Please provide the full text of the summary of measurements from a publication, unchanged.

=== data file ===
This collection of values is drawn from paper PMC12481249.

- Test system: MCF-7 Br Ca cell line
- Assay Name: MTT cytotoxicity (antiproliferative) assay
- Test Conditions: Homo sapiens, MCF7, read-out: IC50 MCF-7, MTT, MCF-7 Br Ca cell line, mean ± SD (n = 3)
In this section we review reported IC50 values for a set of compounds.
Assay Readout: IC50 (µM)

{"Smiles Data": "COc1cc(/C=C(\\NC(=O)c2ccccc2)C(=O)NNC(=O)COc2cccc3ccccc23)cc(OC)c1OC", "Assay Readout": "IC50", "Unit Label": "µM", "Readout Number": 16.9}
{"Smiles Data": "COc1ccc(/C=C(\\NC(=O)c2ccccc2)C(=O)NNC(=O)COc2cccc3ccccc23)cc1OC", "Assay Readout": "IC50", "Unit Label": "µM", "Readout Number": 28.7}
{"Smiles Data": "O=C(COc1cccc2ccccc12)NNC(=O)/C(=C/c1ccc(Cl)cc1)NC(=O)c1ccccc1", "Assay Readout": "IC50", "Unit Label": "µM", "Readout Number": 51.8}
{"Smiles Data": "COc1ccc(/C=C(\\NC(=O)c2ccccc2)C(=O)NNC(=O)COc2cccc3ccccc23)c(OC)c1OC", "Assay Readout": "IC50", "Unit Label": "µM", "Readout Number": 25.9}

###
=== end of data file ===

This collection of values is drawn from paper PMC12481249.

- Test system: MCF-7 Br Ca cell line
- Assay Name: MTT cytotoxicity (antiproliferative) assay
- Test Conditions: Homo sapiens, MCF7, read-out: IC50 MCF-7, MTT, MCF-7 Br Ca cell line, mean ± SD (n = 3)
In this section we review reported IC50 values for a set of compounds.
Assay Readout: IC50 (µM)

{"Smiles Data": "COc1cc(/C=C(\\NC(=O)c2ccccc2)C(=O)NNC(=O)COc2cccc3ccccc23)cc(OC)c1OC", "Assay Readout": "IC50", "Unit Label": "µM", "Readout Number": 16.9}
{"Smiles Data": "COc1ccc(/C=C(\\NC(=O)c2ccccc2)C(=O)NNC(=O)COc2cccc3ccccc23)cc1OC", "Assay Readout": "IC50", "Unit Label": "µM", "Readout Number": 28.7}
{"Smiles Data": "O=C(COc1cccc2ccccc12)NNC(=O)/C(=C/c1ccc(Cl)cc1)NC(=O)c1ccccc1", "Assay Readout": "IC50", "Unit Label": "µM", "Readout Number": 51.8}
{"Smiles Data": "COc1ccc(/C=C(\\NC(=O)c2ccccc2)C(=O)NNC(=O)COc2cccc3ccccc23)c(OC)c1OC", "Assay Readout": "IC50", "Unit Label": "µM", "Readout Number": 25.9}

###